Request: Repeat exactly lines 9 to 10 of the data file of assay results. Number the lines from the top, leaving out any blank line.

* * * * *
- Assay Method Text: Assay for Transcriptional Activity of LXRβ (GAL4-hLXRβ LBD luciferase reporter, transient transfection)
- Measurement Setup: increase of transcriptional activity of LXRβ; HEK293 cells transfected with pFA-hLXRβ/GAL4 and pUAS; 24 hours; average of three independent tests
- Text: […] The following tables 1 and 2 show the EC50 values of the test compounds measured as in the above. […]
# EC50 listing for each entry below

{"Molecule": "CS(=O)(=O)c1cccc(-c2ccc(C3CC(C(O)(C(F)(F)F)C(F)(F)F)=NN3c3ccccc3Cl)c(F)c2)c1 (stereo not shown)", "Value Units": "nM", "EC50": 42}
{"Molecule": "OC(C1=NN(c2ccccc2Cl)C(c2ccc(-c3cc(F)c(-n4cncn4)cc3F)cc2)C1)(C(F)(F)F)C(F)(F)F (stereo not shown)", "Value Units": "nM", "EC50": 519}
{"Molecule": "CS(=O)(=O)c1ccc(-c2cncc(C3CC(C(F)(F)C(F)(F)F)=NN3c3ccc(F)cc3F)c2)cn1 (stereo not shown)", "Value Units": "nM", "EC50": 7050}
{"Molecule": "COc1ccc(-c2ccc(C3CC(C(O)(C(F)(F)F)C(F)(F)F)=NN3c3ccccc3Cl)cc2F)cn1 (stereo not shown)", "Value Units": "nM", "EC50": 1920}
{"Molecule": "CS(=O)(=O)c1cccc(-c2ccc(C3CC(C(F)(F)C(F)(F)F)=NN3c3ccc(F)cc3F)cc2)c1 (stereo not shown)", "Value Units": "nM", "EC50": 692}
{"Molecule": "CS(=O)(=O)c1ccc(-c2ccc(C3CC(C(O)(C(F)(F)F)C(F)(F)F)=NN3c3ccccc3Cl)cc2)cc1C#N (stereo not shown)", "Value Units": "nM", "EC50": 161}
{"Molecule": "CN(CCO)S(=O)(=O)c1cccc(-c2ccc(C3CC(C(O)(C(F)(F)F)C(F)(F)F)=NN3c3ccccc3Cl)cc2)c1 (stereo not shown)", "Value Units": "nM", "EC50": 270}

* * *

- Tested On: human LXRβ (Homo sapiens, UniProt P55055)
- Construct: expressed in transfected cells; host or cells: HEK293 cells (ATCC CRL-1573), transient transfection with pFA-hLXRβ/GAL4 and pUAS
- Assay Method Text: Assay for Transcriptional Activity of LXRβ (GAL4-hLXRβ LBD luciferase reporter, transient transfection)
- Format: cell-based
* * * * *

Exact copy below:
{"Molecule": "CS(=O)(=O)c1cccc(-c2ccc(C3CC(C(F)(F)C(F)(F)F)=NN3c3ccc(F)cc3F)cc2)c1 (stereo not shown)", "Value Units": "nM", "EC50": 692}
{"Molecule": "CS(=O)(=O)c1ccc(-c2ccc(C3CC(C(O)(C(F)(F)F)C(F)(F)F)=NN3c3ccccc3Cl)cc2)cc1C#N (stereo not shown)", "Value Units": "nM", "EC50": 161}